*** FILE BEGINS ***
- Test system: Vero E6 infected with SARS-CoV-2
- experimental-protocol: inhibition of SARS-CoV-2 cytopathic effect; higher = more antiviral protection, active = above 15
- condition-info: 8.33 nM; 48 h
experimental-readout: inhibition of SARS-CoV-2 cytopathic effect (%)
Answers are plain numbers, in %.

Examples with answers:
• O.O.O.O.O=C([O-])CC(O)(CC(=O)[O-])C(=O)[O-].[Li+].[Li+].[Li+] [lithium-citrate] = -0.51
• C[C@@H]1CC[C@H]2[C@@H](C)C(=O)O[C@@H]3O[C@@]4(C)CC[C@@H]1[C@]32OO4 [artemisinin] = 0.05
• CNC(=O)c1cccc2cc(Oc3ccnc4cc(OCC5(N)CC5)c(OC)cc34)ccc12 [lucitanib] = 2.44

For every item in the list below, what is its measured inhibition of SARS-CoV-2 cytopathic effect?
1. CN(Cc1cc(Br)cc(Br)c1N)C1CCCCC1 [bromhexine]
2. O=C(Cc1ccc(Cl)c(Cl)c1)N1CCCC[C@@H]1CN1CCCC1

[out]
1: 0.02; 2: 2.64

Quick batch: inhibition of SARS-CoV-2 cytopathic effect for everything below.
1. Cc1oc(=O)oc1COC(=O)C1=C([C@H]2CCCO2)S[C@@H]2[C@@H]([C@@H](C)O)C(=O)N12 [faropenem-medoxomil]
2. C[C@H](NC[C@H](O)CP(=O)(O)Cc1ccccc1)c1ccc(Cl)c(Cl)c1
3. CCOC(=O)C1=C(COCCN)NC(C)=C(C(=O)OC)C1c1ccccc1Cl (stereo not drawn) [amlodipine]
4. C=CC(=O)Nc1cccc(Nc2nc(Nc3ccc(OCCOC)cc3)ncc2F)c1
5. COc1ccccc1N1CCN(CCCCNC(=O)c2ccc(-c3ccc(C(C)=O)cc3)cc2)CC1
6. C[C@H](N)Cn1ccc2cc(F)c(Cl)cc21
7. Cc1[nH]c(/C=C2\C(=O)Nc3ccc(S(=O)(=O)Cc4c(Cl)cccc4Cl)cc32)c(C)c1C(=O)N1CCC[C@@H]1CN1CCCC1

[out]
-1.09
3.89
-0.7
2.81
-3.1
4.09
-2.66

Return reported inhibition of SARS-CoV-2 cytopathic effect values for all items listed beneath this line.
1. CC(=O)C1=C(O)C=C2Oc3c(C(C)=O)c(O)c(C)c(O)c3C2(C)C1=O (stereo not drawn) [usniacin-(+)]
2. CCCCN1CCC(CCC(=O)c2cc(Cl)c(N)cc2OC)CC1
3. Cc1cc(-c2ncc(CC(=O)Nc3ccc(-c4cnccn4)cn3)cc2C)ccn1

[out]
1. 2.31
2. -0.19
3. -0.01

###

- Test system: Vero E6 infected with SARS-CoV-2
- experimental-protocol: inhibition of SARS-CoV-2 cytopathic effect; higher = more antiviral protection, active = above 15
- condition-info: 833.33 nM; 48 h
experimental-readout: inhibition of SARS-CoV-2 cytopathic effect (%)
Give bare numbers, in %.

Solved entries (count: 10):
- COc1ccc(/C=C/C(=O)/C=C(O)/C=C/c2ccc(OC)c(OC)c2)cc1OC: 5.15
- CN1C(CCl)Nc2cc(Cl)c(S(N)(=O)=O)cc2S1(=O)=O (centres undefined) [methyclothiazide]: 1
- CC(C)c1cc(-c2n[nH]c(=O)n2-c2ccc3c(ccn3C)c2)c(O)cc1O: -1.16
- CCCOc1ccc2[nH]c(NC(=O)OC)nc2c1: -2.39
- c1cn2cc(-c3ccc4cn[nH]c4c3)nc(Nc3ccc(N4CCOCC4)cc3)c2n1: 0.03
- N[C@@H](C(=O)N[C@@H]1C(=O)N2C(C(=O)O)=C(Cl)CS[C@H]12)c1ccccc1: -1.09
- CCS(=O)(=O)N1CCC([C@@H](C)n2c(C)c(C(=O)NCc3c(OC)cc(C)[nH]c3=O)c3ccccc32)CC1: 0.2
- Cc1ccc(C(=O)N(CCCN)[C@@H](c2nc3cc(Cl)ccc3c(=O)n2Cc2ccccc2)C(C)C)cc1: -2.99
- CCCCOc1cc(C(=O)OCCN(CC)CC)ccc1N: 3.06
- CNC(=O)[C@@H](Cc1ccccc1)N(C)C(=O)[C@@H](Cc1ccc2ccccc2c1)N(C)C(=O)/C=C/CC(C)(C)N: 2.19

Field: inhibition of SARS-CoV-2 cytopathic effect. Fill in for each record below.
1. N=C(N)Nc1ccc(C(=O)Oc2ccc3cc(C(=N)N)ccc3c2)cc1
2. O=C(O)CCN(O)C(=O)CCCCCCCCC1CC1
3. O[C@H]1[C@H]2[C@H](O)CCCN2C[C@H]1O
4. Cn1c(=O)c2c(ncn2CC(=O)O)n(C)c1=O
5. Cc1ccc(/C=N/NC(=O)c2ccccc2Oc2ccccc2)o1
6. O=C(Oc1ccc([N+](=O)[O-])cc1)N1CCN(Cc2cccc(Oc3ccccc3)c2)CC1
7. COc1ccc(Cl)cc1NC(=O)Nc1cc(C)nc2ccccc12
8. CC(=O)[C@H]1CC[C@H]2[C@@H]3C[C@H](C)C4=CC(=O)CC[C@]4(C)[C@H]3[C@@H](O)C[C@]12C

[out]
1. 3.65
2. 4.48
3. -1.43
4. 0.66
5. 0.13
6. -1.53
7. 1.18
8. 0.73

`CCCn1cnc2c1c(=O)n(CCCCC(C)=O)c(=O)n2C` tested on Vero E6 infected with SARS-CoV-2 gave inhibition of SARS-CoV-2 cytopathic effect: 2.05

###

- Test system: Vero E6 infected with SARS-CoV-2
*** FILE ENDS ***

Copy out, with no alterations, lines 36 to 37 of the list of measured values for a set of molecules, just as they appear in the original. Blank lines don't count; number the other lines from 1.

1. 2.31
2. -0.19